WASHINGTON, D.C. – On the heels of three devastating reports released this week that highlight how more than 5.5 million Syrian children have been affected by the three-year-long Syrian crisis (UNICEF, Save the Children, World Vision), U.S. Senators Tim Kaine (D-VA) and Marco Rubio (R-FL), both members of the Senate Foreign Relations Committee, led a bipartisan group of Senators in calling on President Obama to develop and submit to Congress a more robust U.S. strategy for addressing the Syrian humanitarian crisis.
The call came as part of the Syrian Humanitarian Resolution of 2014 (S. Res. 384), introduced by the 19 senators today, that condemns the unlawful use of violence against civilians in Syria, urges all parties in the country to allow for immediate, unfettered access to humanitarian aid, supports the immediate and full implementation of United Nations Security Council Resolution 2139, and calls on the international community to continue assisting innocent victims of the crisis, both internally displaced within Syria, and in neighboring countries. If adopted, the resolution calls for the President to submit the new humanitarian strategy to relevant Senate committees within 90 days.
“One of history’s greatest humanitarian catastrophes is unfolding before our eyes. The United States is the largest donor of humanitarian aid in the world, giving $1.7 billion thus far. But I refuse to accept there’s nothing more we can do to end the suffering,” said Kaine, who will join a global coalition of humanitarian and human rights organizations to stand #withSyria at a vigil outside the U.S. Capitol tonight. “The numbers defy belief - nearly three million Syrians have fled to neighboring countries and more than 5.5 million children are in desperate need of assistance. I’m pleased to join my colleagues in calling for a new U.S. strategy to address the humanitarian tragedy that Syria’s dire situation demands.”
“It is clear by now that the measures taken to try and end Bashar al-Assad’s brutality against the Syrian people have failed,” said Rubio. “As long as the Assad regime continues to ignore deadlines and break promises without fear of consequence, millions of Syrian civilians, including children, will continue to suffer and even be indiscriminately killed. The administration should act quickly to propose a new strategy that includes concrete actions to increase pressure on Assad instead of giving him more room to maneuver and commit these atrocities.”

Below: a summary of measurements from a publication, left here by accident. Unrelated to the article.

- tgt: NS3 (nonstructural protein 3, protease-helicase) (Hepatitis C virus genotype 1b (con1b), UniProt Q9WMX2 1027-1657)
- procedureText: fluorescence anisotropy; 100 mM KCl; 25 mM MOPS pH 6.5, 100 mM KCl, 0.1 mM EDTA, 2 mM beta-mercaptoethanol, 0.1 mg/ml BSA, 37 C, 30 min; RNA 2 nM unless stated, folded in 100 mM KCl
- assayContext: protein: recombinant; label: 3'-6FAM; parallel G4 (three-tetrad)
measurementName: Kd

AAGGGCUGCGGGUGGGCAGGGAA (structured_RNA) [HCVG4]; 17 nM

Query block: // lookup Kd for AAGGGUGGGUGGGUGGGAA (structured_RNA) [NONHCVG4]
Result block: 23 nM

Other cosponsors include Senators Dick Durbin (D-IL), Patrick Leahy (D-VT), Robert Menendez (D-NJ), Ben Cardin (D-MD), Chris Murphy (D-CT), Jeanne Shaheen (D-NH), Amy Klobuchar (D-MN), Kirsten Gillibrand (D-NY), Mark Kirk (R-IL), Barbara Boxer (D-CA), Sheldon Whitehouse (D-RI), Bob Casey (D-PA), Richard Blumenthal (D-CT), Mark Warner (D-VA), Angus King (I-ME), Edward Markey (D-MA) and Ted Cruz (R-TX).
Many humanitarian and human rights organizations have expressed support for this resolution, including: Alliance for Peacebuilding, Amnesty International, The Center for Victims of Torture, Friends Committee on National Legislation, Interaction, International Rescue Committee, Open Society Policy Center, Pax Christi International, Physicians for Human Rights, Refugees International, Syrian American Medical Society, The Syrian Nonviolence Movement, United to End Genocide, Syrian Relief and Development, and World Vision.
“Passage of the Syrian Humanitarian Resolution of 2014 would be an important statement from the U.S. Congress in recognizing the scale of the crisis and the depth of the human rights violations being committed,” these organizations said in a joint statement of support. “Our organizations are committed to doing everything we can to ensure that the people of Syria do not lose another year to bloodshed and suffering. We stand with the people of Syria, and people around the world, in calling for our leaders to make the same commitment and engage the public. We urge strong support for and swift passage of this critical resolution.”
A copy of the resolution is available below.